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Please read my question its not a duplicate one.

I've three radio buttons on windows form and all these buttons have common 'CheckedChanged' event associated. When I click any of these radio buttons, it triggers the 'CheckedChanged' event twice.

Here is my code:

private void radioButtons_CheckedChanged(object sender, EventArgs e)
{
    //My Code
}

I inserted the breakpoint and the whole code within this event iterates twice. Please tell me why it is behaving like this?

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1  
your question is already answered please see post stackoverflow.com/questions/8050296/… –  HatSoft Jul 15 '12 at 17:01
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5 Answers

up vote 13 down vote accepted

As the other answerers rightly say, the event is fired twice because whenever one RadioButton within a group is checked another will be unchecked - therefore the checked changed event will fire twice.

To only do any work within this event for the RadioButton which has just been selected you can look at the sender object, doing something like this:

void radioButtons_CheckedChanged(object sender, EventArgs e)
{
    RadioButton rb = sender as RadioButton;
    if (rb != null)
    {
        if (rb.Checked)
        {
            // Only one radio button will be checked
            Console.WriteLine("Changed: " + rb.Name);
        }
    }
}
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Don't you thin 'if (rb != null)' is unnecessary? –  Muhammad Ali Dildar Jul 15 '12 at 17:44
    
@MuhammadAliDildar It avoids any chance of a null reference exception here - of course since you wire up all the events, you can be pretty sure that this event handler will only be attached to a radiobutton, but the 'best practice' way of doing things is to check that the cast worked. Then again - from a certain point of view throwing an exception when you attach the event handler incorrectly may be preferable so you can fix the code. –  David Hall Jul 15 '12 at 17:48
    
Thanks a lot. It solved my problem. –  Muhammad Ali Dildar Jul 15 '12 at 17:50
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CheckedChanged is raised whenever the Checked property changes. If you select a RadioButton then the previously selected RadioButton is unchecked (fired CheckedChanged), and then the new RadioButton is checked (fired CheckedChanged).

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It's triggering once for the radio button transition from checked to unchecked, and again for the radio button transitioning from unchecked to checked (i.e. any change in checked state triggers the event)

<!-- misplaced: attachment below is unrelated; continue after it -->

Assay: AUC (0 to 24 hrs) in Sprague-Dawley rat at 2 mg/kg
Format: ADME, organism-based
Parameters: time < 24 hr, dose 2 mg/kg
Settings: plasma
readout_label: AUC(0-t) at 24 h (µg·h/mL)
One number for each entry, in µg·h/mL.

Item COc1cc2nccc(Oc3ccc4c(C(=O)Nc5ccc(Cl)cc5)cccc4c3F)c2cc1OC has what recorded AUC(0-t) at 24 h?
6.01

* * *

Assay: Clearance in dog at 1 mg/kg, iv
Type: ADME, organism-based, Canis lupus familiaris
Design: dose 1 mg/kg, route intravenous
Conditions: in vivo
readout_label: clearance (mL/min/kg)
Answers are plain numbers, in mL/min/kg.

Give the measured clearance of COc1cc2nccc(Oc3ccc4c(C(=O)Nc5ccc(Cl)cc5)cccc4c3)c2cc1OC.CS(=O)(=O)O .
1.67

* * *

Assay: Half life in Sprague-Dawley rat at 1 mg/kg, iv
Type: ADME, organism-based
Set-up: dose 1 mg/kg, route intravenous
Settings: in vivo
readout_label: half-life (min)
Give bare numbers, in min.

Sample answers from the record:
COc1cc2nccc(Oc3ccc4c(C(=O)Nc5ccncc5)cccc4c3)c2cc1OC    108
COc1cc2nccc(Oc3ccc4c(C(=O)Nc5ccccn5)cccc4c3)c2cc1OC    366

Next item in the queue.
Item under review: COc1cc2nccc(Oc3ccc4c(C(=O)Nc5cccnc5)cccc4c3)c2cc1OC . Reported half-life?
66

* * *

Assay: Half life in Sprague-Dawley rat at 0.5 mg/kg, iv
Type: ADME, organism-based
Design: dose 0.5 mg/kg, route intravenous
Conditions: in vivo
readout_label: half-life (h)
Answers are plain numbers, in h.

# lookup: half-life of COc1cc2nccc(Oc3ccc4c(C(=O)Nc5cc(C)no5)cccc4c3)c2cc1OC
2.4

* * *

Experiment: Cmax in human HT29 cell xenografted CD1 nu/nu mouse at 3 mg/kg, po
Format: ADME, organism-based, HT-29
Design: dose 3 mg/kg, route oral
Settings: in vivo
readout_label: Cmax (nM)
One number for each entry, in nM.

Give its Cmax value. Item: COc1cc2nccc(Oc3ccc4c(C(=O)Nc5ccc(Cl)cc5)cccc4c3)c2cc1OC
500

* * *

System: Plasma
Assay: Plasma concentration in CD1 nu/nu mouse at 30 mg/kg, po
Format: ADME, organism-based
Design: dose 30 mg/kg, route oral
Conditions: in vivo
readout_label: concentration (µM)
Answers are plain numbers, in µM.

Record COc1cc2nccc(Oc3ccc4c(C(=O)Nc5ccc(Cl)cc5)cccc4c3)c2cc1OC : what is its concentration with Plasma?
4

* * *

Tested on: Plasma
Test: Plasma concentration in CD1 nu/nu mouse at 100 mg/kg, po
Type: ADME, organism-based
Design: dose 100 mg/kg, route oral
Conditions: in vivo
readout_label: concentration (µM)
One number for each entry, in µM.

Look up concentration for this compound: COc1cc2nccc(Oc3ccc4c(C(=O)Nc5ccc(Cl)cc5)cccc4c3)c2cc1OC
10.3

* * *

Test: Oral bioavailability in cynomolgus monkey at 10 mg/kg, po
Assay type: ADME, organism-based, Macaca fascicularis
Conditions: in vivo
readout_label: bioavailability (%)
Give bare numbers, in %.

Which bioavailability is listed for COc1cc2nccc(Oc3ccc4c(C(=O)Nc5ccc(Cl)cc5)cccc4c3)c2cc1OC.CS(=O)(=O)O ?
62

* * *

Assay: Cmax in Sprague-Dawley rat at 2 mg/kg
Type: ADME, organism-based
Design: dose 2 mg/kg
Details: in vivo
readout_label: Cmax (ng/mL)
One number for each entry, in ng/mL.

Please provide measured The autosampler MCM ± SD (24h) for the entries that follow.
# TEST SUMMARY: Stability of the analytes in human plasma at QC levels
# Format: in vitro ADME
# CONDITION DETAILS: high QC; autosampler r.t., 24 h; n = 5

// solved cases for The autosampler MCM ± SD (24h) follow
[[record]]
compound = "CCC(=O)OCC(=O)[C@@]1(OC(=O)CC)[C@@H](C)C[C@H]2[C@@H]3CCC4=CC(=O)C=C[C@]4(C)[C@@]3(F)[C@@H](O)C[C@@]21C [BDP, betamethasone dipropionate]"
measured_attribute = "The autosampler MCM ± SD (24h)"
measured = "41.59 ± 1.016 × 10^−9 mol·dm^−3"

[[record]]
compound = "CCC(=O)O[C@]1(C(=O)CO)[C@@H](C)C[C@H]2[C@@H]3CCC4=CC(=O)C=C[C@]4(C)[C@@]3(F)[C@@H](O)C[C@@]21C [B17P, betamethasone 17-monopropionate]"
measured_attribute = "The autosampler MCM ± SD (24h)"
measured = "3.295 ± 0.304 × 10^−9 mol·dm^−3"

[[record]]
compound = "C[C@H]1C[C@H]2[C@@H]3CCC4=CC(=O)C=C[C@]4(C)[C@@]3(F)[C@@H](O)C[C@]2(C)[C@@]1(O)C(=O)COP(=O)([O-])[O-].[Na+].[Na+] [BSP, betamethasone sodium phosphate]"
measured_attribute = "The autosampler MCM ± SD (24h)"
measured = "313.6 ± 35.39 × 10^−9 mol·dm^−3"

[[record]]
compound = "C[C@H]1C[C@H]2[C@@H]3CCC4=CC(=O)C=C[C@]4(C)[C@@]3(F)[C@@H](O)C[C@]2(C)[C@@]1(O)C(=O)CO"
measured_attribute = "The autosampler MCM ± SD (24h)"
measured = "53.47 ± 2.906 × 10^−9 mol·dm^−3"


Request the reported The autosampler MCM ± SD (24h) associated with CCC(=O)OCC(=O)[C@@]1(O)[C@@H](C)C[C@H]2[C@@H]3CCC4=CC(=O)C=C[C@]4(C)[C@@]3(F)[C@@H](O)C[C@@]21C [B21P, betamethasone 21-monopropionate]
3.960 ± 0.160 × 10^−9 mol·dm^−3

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You could set the AutoCheck property true for each RadioButton then catch the Click event instead of the CheckChanged event. This would ensure that only one event is fired, and the logic in the handler can cast the sender to type RadioButton if needed to process the click. Often the cast can be avoided if the handler logic is simple. Here is an example which handles three controls, rbTextNumeric, rbTextFixed and rbTextFromFile:

        private void rbText_Click(object sender, EventArgs e)
    {
       flowLayoutPanelTextNumeric.Enabled = rbTextNumeric.Checked;
       txtBoxTextFixed.Enabled = rbTextFixed.Checked;
       flowLayoutPanelTextFromFile.Enabled = rbTextFromFile.Checked;
    }
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{
    public partial class Form3 : Form
    {
        public Form3()
        {
            InitializeComponent();
        }
        int click = 0;
        private void radioButton1_Click(object sender, EventArgs e)
        {
            click++;
            if (click %2==1)
            {
                radioButton1.Checked = true;
            }
            if (click %2==0)
            {
                radioButton1.Checked = false;
            }
            if (radioButton1.Checked==true)
            {
                label1.Text = "Cheked";
            }
            if (radioButton1.Checked==false)
            {
                label1.Text = "Uncheked";
            }
        }

    }
}
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Maybe you should add some explanation for the code above? –  davidkonrad Jan 29 at 22:02
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